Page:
Album Review: Ministry – Hopiumforthemasses

Album Review: Ministry - Hopiumforthemasses
Reviewed by Dan Barnes

Taking its title from a play on Karl Marx’ axiom about Religion, Ministry’s sixteenth studio album lands at a time of great political upheaval across the world, and a year when more countries than usual have general elections. As such, Uncle Al and his cohort have delivered a particularly biting political statement for 2024, taking aim at women’s issues, race, the climate and the media among other things.

As this is neither the time nor the place to engage with Hopiumforthemasses’ world view I shall restrict any comment to the purely musical, and leave the curious to discover where Ministry stand on these, and other, subjects. Spoiler Alert: If you’ve ever even heard of Ministry before, the answer will not come as great surprise.

Kicking things off is B.D.E., a slow-moving stomper that brings in gang vocals and an accompanying female presence, in keeping with the essence of the tune. It offers the same opening statement that perhaps Ghouldiggers did for Relapse, feeling a little restrained when you know where the band have been in the past. Goddamn White Trash is built around a guitar line from dual six-string-slingers Monte Pittman and the returning Cesar Soto, that is both blasting of itself, but also lays a platform for John Bechdel’s industrial keys.

Both Just Stop Oil and Aryan Embarrassment are both straight off the Ministry production line of crunching guitars and powerful percussion. Long-time collaborator Jello Biafra makes an appearance on the latter of these tracks (naturally), while the former’s rapid riffing that would not feel out of place on any of the band’s post-Rio Grande Blood records.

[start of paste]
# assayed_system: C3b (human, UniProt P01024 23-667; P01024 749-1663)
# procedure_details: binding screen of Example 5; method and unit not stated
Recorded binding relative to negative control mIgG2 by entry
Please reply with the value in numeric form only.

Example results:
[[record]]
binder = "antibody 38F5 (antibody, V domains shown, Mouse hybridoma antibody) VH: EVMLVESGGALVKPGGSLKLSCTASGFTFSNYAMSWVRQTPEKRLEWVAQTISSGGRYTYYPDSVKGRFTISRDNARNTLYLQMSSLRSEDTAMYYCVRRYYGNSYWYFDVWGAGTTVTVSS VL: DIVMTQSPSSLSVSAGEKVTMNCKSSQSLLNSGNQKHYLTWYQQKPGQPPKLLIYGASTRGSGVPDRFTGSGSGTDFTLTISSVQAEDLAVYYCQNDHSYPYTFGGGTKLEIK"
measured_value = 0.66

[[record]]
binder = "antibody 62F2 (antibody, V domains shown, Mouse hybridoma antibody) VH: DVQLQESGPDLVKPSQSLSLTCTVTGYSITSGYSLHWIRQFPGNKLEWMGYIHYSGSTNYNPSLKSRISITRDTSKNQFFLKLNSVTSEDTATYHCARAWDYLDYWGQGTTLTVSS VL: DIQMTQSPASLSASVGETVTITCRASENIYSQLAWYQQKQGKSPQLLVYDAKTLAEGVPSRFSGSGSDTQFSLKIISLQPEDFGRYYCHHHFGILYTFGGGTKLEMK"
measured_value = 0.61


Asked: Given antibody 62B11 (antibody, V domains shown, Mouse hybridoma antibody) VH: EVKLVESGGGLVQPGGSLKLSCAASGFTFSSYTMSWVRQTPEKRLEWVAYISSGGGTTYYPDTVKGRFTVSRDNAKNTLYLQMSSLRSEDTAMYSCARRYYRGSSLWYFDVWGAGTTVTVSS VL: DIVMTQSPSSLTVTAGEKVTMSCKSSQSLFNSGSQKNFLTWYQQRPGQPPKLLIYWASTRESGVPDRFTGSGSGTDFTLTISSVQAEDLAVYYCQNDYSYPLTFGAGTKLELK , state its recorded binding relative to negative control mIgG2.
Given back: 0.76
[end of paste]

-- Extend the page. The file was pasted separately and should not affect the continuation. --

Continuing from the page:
Album Review: Ministry - Hopiumforthemasses

TV Song and New Religion pick up that idea and sees the most overt political tracks out with a charging swagger. Up to this point, Hopiumforthemasses isn’t really doing anything you wouldn’t expect from Ministry: it’s fast and spits bile at the perceived ills of the world, but when Ministry is at its best it can entertainingly kick you arse while making you think differently about things.

The album takes a turn for the final third and redeems itself from being a somewhat by the numbers release. It’s Not Pretty uses spoken word and more traditional instrumentation in its first half to build an atmosphere that the harder-hitting, multi-voices second half is all the more powerful for. Ricky’s Hand brings things to a close an industrial gothic flavour, something a little more throw away after the barrage of earlier in the record.

Before that, in my humble opinion, is Hopiumforthemasses’ finest tune: Cult of Suffering. Probably won’t find its way into the live shows, or not for long if it does, but the Hammond organ sound and the anachronistic mood encapsulate Ministry’s ire far better than some of the albums previous tracks.

The overriding objective of Ministry, since their inception and over the course of all sixteen records, has been to musically assault its audience while offering a point of view. And, while one should never fully subscribe to anyone else’s opinion without robustly considering it yourself, the band have always offered a compelling argument.

But with every television programme and every film telling you how you should think, I look to music for some escapism; I love Ministry, but the opening salvos of Hopiumforthemasses are just too heavy on the message for me not to feel like I’m being talked at again.

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